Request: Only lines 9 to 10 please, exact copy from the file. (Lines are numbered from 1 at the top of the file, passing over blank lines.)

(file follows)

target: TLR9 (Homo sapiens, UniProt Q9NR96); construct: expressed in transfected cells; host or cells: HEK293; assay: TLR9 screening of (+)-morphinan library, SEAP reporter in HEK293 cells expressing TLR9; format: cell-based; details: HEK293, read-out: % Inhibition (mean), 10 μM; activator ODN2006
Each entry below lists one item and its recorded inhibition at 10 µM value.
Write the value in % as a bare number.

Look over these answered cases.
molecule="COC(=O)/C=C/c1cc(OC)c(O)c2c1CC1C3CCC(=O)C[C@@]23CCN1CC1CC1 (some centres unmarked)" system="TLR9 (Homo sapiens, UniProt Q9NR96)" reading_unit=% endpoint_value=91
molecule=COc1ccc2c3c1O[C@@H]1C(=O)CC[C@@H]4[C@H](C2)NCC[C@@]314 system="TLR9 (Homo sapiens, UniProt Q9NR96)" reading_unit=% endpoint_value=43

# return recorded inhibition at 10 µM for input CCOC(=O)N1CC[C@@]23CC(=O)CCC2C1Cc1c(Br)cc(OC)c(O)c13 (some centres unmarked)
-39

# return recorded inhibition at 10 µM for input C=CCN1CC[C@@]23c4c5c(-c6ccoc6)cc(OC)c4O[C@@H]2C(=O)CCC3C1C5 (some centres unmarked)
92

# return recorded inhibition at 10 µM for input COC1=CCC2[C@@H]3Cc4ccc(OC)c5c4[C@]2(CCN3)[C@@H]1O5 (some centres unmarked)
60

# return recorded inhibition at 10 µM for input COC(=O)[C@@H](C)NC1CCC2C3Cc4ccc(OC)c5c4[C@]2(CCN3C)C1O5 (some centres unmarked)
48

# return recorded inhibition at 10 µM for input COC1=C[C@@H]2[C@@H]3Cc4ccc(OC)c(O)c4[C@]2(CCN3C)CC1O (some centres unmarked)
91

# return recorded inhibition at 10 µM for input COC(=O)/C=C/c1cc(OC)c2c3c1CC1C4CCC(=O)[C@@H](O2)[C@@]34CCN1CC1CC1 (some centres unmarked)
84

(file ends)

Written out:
# return recorded inhibition at 10 µM for input C=CCN1CC[C@@]23c4c5c(-c6ccoc6)cc(OC)c4O[C@@H]2C(=O)CCC3C1C5 (some centres unmarked)
92